Cultivating Your Child’s Character

Interesting Powerpoint on developing character in young children. One important point, “decision fatigue”: that is, the truth that the more choices we have to make, the worse job we do. So, much of character development is fostering positive habits. Mary

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It was a pleasure spending the evening with an engaged group of parents to think about what we each want our Character Legacy to be and how to practically go about passing that on to our children.  If your parenting partner was unable to attend or if you would like to participate at home, please feel free to email me and I’d be happy to send along the Cultivating Character Worksheet Packet to you.  Please keep me posted on your discoveries!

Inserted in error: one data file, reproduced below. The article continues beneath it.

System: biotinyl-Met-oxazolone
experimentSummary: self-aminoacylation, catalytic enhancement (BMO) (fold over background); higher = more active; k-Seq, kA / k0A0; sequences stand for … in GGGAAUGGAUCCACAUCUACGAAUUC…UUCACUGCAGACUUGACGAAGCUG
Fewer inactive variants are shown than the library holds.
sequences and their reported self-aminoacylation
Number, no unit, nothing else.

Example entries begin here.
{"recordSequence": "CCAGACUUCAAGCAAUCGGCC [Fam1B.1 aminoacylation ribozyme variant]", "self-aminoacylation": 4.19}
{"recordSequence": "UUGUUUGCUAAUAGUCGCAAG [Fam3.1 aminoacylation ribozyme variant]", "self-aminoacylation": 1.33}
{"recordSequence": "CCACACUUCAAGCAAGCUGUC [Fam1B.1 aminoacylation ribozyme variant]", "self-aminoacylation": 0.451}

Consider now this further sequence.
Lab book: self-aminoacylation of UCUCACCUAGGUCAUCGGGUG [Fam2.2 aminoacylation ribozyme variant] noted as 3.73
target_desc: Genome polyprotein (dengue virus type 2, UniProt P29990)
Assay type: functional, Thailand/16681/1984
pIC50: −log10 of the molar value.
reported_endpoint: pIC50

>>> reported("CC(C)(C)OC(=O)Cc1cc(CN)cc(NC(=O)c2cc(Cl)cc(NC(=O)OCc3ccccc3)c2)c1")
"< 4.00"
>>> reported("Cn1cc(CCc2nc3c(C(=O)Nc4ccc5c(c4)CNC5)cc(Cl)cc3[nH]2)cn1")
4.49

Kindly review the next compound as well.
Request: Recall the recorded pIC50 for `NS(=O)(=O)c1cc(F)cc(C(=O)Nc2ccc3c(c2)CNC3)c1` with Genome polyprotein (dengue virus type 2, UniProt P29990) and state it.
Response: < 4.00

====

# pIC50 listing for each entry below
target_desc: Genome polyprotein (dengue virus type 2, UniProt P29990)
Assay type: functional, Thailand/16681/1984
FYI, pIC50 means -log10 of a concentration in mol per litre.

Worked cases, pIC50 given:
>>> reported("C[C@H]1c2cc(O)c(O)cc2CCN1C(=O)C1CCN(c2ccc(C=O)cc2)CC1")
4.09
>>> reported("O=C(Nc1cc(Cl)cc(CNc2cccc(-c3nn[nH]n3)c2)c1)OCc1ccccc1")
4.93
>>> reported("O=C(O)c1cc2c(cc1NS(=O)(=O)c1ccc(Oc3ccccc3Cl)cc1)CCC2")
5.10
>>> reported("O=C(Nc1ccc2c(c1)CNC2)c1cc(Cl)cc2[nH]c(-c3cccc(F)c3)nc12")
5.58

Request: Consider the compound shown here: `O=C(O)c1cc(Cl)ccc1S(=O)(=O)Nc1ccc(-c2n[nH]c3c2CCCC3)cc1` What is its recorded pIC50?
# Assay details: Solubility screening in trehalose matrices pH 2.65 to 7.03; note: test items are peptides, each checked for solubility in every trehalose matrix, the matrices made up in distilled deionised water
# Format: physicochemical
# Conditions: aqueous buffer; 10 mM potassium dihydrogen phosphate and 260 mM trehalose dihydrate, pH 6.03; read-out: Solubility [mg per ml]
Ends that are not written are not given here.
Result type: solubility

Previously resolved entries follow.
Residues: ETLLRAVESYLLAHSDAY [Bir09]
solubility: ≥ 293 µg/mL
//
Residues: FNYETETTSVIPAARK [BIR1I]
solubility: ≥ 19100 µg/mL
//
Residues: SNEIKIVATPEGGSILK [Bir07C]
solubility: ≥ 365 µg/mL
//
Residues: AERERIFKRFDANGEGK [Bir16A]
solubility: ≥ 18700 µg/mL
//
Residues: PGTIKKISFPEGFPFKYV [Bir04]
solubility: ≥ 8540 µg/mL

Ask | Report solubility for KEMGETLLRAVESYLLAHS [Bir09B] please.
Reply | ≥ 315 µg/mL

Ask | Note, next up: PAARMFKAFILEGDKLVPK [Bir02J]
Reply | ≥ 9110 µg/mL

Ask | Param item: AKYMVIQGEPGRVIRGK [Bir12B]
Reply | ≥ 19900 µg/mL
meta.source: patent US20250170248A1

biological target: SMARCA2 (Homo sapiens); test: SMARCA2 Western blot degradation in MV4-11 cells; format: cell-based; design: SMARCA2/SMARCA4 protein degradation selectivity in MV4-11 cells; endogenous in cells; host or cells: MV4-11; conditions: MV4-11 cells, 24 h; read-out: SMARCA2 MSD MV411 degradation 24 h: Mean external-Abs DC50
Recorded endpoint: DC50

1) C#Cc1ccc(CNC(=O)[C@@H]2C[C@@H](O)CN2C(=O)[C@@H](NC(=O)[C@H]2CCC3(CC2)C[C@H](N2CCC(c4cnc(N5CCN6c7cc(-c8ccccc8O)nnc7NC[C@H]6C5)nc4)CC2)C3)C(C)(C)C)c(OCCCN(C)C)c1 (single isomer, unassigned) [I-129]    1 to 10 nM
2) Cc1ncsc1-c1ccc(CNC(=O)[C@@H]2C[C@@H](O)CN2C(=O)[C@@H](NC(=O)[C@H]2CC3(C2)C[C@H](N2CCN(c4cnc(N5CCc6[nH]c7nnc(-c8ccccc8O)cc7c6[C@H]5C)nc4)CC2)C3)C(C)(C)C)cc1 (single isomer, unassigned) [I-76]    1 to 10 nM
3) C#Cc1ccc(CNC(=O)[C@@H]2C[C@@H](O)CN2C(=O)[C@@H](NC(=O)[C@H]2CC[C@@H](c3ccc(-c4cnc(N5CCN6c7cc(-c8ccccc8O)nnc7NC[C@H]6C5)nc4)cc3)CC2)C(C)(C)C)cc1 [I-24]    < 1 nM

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Try being curious, George

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http://blog.positivediscipline.com/2012/12/curiosity-questions.html

Positive Discipline parenting classes give new ways to see children, new ways to see misbehavior (as mistaken goals; your children trying to connect in some terrible, or at least, ineffective ways), and at least 52 “tools”.

This is one of the “tools”: “curiosity questions”. Asking a question gives you an opportunity for the child to consider the consequences of an idea or action: “I wonder what will happen if you do that?”; “How do you think your brother will feel if you do that?”; “How would you feel if I said that to you?”; “What could you try next time?”; “Do you have a solution we could try?”